Physicist Gopakumar is working with
individual molecules instead of electronic or magnetic memory cells
would revolutionize data storage technology, as molecular memories could
be thousand-fold smaller. Scientists of Kiel University took a big step
towards developing such molecular data storage. They succeeded in
selectively switching on and off the magnetism of individual molecules,
so-called spin-crossover complexes, by electrons.
interdisciplinary study is part of the Collaborative Research Centre
677 “Functions by Switching”, which is funded by the German Research
Foundation (DFG). The results prove that it is technically possible to
store information using molecules. The study will be published on June
25, 2012, in the German science magazine Angewandte Chemie.
principle information may be stored in a single molecule. However,
techniques that would make such an approach feasible are becoming
available just now”, explains project leader Professor Richard Berndt of
the Institute of Experimental and Applied Physics at Kiel University.
the 1980s scientists are able to image individual molecules on surfaces
with scanning tunneling microscopes, he continues. Current research
aims at controlling the characteristics of single molecules in order to
facilitate future technical applications. The Collaborative Research
Centre 677 “Functions by Switching” at Kiel University is a large-scale
project engaged in such investigations, which aim at constructing
current study is focused on the magnetism of molecules. Using a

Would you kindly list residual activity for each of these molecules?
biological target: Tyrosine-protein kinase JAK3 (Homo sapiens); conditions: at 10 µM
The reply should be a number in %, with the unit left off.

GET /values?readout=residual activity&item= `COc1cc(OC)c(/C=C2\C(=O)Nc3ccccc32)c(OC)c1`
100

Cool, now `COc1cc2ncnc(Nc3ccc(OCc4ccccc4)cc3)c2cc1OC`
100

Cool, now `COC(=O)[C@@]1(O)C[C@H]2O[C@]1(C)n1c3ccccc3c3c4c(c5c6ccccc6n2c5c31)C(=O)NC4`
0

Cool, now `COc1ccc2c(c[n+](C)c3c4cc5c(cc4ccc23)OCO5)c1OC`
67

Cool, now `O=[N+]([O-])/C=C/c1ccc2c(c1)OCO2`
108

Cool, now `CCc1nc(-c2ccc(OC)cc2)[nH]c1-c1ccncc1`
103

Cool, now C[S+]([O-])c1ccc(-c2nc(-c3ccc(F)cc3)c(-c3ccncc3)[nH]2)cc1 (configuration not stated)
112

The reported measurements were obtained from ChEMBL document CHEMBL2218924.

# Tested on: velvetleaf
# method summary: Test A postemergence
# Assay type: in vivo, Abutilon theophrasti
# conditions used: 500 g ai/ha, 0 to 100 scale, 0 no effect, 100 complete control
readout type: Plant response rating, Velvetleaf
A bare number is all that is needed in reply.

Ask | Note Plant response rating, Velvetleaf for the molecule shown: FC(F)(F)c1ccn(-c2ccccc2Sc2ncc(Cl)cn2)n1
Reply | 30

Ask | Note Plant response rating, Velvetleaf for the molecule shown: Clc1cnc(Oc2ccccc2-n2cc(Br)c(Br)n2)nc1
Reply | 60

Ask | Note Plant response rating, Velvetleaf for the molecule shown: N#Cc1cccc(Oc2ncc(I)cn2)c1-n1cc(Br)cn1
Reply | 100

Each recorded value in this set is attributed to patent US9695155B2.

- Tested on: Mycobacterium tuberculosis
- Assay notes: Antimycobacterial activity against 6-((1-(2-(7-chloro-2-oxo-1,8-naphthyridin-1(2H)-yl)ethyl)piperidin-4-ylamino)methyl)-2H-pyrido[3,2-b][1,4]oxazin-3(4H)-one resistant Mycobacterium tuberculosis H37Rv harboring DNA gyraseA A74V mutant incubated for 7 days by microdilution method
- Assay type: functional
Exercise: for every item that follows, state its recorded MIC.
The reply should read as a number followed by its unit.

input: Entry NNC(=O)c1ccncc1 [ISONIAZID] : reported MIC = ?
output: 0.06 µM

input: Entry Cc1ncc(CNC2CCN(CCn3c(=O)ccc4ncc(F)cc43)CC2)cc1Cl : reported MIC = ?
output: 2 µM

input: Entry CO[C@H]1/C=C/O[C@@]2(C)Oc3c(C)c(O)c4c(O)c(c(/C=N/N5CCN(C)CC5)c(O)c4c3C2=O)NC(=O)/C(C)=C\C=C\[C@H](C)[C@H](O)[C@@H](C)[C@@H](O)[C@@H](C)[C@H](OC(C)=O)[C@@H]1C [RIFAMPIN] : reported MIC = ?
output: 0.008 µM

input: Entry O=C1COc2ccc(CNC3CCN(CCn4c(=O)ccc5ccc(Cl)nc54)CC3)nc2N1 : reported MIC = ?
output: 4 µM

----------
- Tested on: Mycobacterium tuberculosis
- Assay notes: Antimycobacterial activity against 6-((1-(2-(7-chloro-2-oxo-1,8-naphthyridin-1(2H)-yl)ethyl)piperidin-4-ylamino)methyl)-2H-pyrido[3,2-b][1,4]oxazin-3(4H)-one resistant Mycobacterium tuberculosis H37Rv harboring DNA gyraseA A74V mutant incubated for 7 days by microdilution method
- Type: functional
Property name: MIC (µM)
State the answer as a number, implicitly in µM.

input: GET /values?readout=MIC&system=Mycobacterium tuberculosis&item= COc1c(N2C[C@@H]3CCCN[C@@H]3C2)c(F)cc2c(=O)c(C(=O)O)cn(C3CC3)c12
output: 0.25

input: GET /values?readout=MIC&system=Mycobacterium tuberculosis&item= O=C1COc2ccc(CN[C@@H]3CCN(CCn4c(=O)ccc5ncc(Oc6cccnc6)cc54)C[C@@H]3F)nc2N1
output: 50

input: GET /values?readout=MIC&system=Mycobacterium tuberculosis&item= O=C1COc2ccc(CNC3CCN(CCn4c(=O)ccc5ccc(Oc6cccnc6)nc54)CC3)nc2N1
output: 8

scanning tunneling microscope Dr. Thiruvancheril Gopakumar, who carried
out the study, was able to switch individual molecules between two
magnetic states. Despite their dense packing in a molecular layer he was
able to target individual molecules for switching.
Computer graphic of the spin-crossover molecule that was used for the experiments on gold surface and the STM images of its different magnetic states
research groups are striving to control the magnetic characteristics of
molecules. Gopakumar’s studies have taken us one step ahead,” says
The molecules (spin-crossover complexes) were synthesized at the Institute of Inorganic Chemistry at Kiel University.
though it took us a long time to find adequate molecules, we are very
pleased with the outcome”, states Professor Felix Tuczek, head of the
research group “Inorganic Molecular Chemistry”. The next step will be to
adapt the molecules in a way that would allow scientists to switch them
with light instead of electrons and at higher temperatures.
Source: University of Kiel